Goals, Scholes, Frowns and Clowns – England v Poland classic matches

Goals, Scholes, Frowns and Clowns – England v Poland classic matches
By Eurosport

14/10/2013 at 15:01Updated

We take a look at past classic meetings between England and Poland ahead of Tuesday evening’s crucial World Cup qualifier at Wembley.

‘Clown’ keeper stops England reaching finals

The first competitive meeting between the countries in Chorzow in June 1973 ended 2-0 to the hosts - England’s only defeat to Poland - which ultimately left Alf Ramsey’s struggling side needing to win the return fixture in October to reach the World Cup finals in Germany.

However, with the Poles arriving at Wembley with a goalkeeper described by Brian Clough as “a circus clown in gloves”, few expected anything other than a convincing England victory. The unorthodox Jan Tomaszewski repelled England almost from kick-off with a series of acrobatic saves then, on 55 minutes, Jan Domarski finished underneath Peter Shilton to leave England staring down the barrel.

Martin Peters won a penalty which Allan Clarke converted – although the captain would later admit “he [Jerzy Gorgon] barely touched me but I went flying. I dived. It wasn't a penalty, but the referee didn't see it that way” – and the Three Lions again laid siege to Tomaszewski’s goal.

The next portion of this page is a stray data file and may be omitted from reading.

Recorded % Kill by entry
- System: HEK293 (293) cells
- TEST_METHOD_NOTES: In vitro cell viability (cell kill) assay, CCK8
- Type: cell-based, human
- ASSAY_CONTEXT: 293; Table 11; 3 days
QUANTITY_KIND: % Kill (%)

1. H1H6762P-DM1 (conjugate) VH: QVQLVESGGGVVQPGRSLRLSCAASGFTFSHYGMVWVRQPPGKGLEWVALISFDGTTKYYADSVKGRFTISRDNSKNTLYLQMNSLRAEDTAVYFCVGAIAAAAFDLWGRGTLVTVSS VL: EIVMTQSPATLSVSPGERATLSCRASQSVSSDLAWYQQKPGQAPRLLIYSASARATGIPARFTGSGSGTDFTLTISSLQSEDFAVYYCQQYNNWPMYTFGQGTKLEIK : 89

With time running out Ramsey brought on Kevin Hector, whose last-ditch header was cleared off the line. The Sun described the failure to qualify for the World Cup as 'the end of the world' and six months later Ramsey was succeeded by Don Revie. Poland would finish third in Germany.

And hilariously Clough, in his role as pundit for ITV, continued to refer to Tomaszewski after the match as "that clown at the other end of the pitch" - much to the chagrin of fellow pundit Derek Dougan.

Lineker hits hat-trick

The next time the sides would meet would be 13 years later in the final group game at Mexico 86, the only time they have played each other at a finals tournament. Once again England were in disarray, with a system under Bobby Robson that left them exposed at the back and struggling to get support to the strikers while needing a draw to progress.

After a clear-the-air meeting with his players, Robson reverted to a traditional flat back four and sacrificed target man Mark Hateley for Peter Beardsley in order to provide Gary Lineker with better ball. And the Everton striker did the business, netting a first-half hat-trick to provide one of the best-known images of England at a World Cup, wheeling away to celebrate with a lightweight cast on his arm.

The suddenly upbeat national mood would come crashing down in the quarter-finals thanks to a well-known brace from a certain Diego Armando Maradona – while Lineker would nevertheless claim the golden boot with six goals in all and sign for Barcelona following the tournament.

Defensive heroics in Katowice

England travelled to Katowice seeking a point to qualify for Italia 90.

An outstanding defensive performance led by centre-halves Des Walker and Terry Butcher secured a goalless draw against the tricky and mobile home forwards.